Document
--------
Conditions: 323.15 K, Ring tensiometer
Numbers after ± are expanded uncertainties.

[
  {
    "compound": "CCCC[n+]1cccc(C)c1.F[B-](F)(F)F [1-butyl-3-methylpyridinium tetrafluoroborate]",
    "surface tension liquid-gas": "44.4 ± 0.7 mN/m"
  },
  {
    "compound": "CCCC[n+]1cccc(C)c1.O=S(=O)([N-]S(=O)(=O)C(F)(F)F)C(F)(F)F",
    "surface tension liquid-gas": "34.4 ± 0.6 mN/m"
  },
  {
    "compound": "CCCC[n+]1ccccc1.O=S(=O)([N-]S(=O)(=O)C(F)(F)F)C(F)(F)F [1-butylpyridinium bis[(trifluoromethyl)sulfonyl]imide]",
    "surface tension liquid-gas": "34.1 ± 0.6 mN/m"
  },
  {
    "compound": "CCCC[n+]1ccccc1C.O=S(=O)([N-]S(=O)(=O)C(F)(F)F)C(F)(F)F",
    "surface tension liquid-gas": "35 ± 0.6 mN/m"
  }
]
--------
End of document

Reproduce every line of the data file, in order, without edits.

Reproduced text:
Conditions: 323.15 K, Ring tensiometer
Numbers after ± are expanded uncertainties.

[
  {
    "compound": "CCCC[n+]1cccc(C)c1.F[B-](F)(F)F [1-butyl-3-methylpyridinium tetrafluoroborate]",
    "surface tension liquid-gas": "44.4 ± 0.7 mN/m"
  },
  {
    "compound": "CCCC[n+]1cccc(C)c1.O=S(=O)([N-]S(=O)(=O)C(F)(F)F)C(F)(F)F",
    "surface tension liquid-gas": "34.4 ± 0.6 mN/m"
  },
  {
    "compound": "CCCC[n+]1ccccc1.O=S(=O)([N-]S(=O)(=O)C(F)(F)F)C(F)(F)F [1-butylpyridinium bis[(trifluoromethyl)sulfonyl]imide]",
    "surface tension liquid-gas": "34.1 ± 0.6 mN/m"
  },
  {
    "compound": "CCCC[n+]1ccccc1C.O=S(=O)([N-]S(=O)(=O)C(F)(F)F)C(F)(F)F",
    "surface tension liquid-gas": "35 ± 0.6 mN/m"
  }
]